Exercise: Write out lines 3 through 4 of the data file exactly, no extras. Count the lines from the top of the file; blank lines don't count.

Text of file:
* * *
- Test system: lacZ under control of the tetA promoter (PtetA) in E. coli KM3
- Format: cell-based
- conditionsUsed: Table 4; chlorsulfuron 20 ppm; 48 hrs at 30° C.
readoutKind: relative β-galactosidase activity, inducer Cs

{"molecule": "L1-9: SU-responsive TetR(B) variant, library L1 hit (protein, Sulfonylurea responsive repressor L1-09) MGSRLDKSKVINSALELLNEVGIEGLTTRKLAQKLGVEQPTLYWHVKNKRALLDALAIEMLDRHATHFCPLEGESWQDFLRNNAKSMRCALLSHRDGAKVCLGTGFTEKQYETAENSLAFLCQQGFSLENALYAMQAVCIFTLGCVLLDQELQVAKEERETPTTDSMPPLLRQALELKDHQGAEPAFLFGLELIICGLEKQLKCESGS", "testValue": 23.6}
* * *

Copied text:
- conditionsUsed: Table 4; chlorsulfuron 20 ppm; 48 hrs at 30° C.
readoutKind: relative β-galactosidase activity, inducer Cs